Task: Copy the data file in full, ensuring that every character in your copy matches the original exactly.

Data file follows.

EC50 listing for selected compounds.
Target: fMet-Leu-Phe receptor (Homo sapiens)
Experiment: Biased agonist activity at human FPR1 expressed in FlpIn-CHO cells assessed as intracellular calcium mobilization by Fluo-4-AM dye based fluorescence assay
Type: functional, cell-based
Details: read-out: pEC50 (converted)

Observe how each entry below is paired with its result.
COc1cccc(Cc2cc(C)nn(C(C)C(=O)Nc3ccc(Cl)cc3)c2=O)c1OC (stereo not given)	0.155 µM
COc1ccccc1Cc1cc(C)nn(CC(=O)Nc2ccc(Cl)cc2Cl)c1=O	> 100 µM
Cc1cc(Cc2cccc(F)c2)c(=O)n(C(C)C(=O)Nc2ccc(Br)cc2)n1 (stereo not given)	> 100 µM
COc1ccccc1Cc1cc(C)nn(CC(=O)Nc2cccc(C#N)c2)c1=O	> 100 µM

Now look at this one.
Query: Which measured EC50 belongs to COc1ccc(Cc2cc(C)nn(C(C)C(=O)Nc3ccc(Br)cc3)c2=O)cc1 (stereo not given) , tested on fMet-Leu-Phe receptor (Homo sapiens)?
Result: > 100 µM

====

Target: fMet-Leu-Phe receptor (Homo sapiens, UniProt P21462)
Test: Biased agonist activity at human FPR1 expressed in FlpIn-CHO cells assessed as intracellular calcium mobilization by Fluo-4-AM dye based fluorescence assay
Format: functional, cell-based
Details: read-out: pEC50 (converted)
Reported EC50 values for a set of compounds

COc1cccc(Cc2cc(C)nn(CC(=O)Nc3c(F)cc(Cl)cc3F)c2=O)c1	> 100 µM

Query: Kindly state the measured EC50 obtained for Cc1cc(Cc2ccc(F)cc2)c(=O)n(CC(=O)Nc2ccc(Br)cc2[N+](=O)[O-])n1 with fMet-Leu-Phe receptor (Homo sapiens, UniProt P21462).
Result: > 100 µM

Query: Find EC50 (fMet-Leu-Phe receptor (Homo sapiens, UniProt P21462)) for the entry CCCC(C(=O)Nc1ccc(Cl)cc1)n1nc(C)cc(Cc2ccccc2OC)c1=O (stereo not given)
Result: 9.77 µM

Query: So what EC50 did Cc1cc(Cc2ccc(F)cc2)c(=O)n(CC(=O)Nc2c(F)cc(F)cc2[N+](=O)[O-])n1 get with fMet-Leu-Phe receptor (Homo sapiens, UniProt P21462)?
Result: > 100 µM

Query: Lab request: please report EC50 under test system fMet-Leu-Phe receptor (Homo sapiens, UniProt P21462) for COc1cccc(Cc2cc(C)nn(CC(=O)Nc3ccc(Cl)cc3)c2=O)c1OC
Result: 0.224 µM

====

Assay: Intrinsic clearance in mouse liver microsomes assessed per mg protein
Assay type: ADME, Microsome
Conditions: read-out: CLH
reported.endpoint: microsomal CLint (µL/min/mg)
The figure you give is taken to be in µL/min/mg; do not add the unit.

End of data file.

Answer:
EC50 listing for selected compounds.
Target: fMet-Leu-Phe receptor (Homo sapiens)
Experiment: Biased agonist activity at human FPR1 expressed in FlpIn-CHO cells assessed as intracellular calcium mobilization by Fluo-4-AM dye based fluorescence assay
Type: functional, cell-based
Details: read-out: pEC50 (converted)

Observe how each entry below is paired with its result.
COc1cccc(Cc2cc(C)nn(C(C)C(=O)Nc3ccc(Cl)cc3)c2=O)c1OC (stereo not given)	0.155 µM
COc1ccccc1Cc1cc(C)nn(CC(=O)Nc2ccc(Cl)cc2Cl)c1=O	> 100 µM
Cc1cc(Cc2cccc(F)c2)c(=O)n(C(C)C(=O)Nc2ccc(Br)cc2)n1 (stereo not given)	> 100 µM
COc1ccccc1Cc1cc(C)nn(CC(=O)Nc2cccc(C#N)c2)c1=O	> 100 µM

Now look at this one.
Query: Which measured EC50 belongs to COc1ccc(Cc2cc(C)nn(C(C)C(=O)Nc3ccc(Br)cc3)c2=O)cc1 (stereo not given) , tested on fMet-Leu-Phe receptor (Homo sapiens)?
Result: > 100 µM

====

Target: fMet-Leu-Phe receptor (Homo sapiens, UniProt P21462)
Test: Biased agonist activity at human FPR1 expressed in FlpIn-CHO cells assessed as intracellular calcium mobilization by Fluo-4-AM dye based fluorescence assay
Format: functional, cell-based
Details: read-out: pEC50 (converted)
Reported EC50 values for a set of compounds

COc1cccc(Cc2cc(C)nn(CC(=O)Nc3c(F)cc(Cl)cc3F)c2=O)c1	> 100 µM

Query: Kindly state the measured EC50 obtained for Cc1cc(Cc2ccc(F)cc2)c(=O)n(CC(=O)Nc2ccc(Br)cc2[N+](=O)[O-])n1 with fMet-Leu-Phe receptor (Homo sapiens, UniProt P21462).
Result: > 100 µM

Query: Find EC50 (fMet-Leu-Phe receptor (Homo sapiens, UniProt P21462)) for the entry CCCC(C(=O)Nc1ccc(Cl)cc1)n1nc(C)cc(Cc2ccccc2OC)c1=O (stereo not given)
Result: 9.77 µM

Query: So what EC50 did Cc1cc(Cc2ccc(F)cc2)c(=O)n(CC(=O)Nc2c(F)cc(F)cc2[N+](=O)[O-])n1 get with fMet-Leu-Phe receptor (Homo sapiens, UniProt P21462)?
Result: > 100 µM

Query: Lab request: please report EC50 under test system fMet-Leu-Phe receptor (Homo sapiens, UniProt P21462) for COc1cccc(Cc2cc(C)nn(CC(=O)Nc3ccc(Cl)cc3)c2=O)c1OC
Result: 0.224 µM

====

Assay: Intrinsic clearance in mouse liver microsomes assessed per mg protein
Assay type: ADME, Microsome
Conditions: read-out: CLH
reported.endpoint: microsomal CLint (µL/min/mg)
The figure you give is taken to be in µL/min/mg; do not add the unit.